Starring (voices): Auli'i Cravalho, Dwayne Johnson, Rachel House, Temuera Morrison, Nicole Sherzinger
Rated PG for Peril, Some Scary Images and Brief Thematic Elements
In general, Disney animated movies don't take many risks. Their target audiences (kids) don't demand sophisticated plots and character depth. Nor is unconventional storytelling sought (or desired). The House of Mouse has essentially diluted the art of making a family movie down to a science. If it has colorful images, broad comedy, a strong lead, cute supporting characters and an easy to follow story, it'll be a success. So within those boundaries, and "Moana" never treads close to the edges, their newest entry works.
Years ago, the demigod Maui stole the heart of the island goddess, Te Fiti, intending to give humans the power over life. But that let the lava demon Te Ka loose, causing destruction (and the loss of Maui's mighty fish hook).
A thousand years later, the island of Matanui and its inhabitants are safe because they don't venture beyond the reef that encloses the island. But Moana (Cravalho), the daughter of the chieftan (Morrison), hungers to explore. Her father is resolutely against it, but her grandmother Tala (House), encourages her to follow her heart. When the idyllic life on their island is threatened, Moana must take the voyage herself to find Maui, reclaim his hook, and replace Te Fiti's heart.
There's very little in "Moana" that feels fresh, and that's both a strength and a weakness. It makes the film safe and easy to digest, but it also makes it rather generic. Make that very generic. The seasoning is different, but it's the same dish nonetheless.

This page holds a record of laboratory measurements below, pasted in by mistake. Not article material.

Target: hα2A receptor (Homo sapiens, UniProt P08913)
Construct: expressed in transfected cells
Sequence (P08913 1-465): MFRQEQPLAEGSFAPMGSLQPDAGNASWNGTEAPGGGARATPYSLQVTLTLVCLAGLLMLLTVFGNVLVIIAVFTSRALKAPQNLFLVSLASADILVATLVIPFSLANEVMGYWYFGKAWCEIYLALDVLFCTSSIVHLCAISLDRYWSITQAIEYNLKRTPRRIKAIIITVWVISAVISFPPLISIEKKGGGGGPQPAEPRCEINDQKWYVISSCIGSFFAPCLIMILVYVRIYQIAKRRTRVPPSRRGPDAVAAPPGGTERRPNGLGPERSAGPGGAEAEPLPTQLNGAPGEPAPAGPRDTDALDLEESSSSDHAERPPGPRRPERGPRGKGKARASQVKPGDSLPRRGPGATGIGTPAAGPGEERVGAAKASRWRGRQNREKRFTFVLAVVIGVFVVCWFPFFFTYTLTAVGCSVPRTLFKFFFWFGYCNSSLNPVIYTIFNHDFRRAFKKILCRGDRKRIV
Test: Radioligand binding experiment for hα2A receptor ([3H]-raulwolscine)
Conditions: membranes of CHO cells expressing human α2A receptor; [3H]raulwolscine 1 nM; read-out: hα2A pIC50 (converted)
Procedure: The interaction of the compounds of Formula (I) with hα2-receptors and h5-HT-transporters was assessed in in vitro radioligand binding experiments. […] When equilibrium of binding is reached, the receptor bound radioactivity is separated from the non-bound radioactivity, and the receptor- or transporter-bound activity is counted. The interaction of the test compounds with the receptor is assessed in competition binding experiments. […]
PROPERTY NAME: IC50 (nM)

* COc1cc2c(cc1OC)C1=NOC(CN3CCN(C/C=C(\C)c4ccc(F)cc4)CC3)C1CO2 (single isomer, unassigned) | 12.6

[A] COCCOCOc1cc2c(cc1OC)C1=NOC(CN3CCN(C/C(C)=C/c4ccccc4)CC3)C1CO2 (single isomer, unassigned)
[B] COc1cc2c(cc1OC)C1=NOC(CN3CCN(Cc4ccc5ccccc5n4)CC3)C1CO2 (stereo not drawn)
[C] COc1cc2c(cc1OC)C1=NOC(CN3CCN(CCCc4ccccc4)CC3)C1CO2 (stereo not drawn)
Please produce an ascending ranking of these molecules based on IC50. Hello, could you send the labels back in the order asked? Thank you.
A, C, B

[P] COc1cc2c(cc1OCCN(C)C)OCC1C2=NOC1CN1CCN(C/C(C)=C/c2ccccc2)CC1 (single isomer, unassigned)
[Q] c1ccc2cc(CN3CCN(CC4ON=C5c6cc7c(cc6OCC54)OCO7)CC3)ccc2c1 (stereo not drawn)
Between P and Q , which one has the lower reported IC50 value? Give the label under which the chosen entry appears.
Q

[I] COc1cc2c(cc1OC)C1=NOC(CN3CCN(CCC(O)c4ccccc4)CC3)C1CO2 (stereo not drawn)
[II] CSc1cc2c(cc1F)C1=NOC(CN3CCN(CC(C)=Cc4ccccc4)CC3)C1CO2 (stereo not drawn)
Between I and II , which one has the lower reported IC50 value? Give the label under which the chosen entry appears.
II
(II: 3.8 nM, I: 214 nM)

At least the voice acting is on the money. Newcomer Auli'i Cravalho, found after an international search, is delightful, filling the title character with energy and spirit. Or, referencing a film set in the same culture starring another member of the cast, "mana." Dwayne Johnson, originally not a fan of Hollywood actors doing voice actors, is also in fine form. The ex-wrestler continues to mature as an actor and expand his range. And, to my surprise, he has a nice singing voice. Temuera Morrison adds heart and understanding to a generic role. My hope is that he will get more roles in the future. God knows that if you can give a performance like he did in "Once Were Warriors," you should come first over posers like Bryan Cranston.
The film was co-directed by Ron Clements and John Musker, who were responsible for some of the entries in the New Golden Age of Disney, such as "The Little Mermaid," "Aladdin," and the 2009 throwback "The Princess and the Frog." It's not as good as any of those, but it's still fun.
If there's anything that "Moana" lacks, it's risk. Everything in here is too safe, too controlled, too...expected. There are little moments here and there that are great (such as an attack by pirates of magical coconuts), but it doesn't do much to distinguish itself. A little something extra to set it apart from the rest, such as a stronger screenplay or catchier songs (they're effective, but not likely to last long in the memory), would have gotten this a higher rating.
As it is, it's still worth seeing for those who love Disney movies.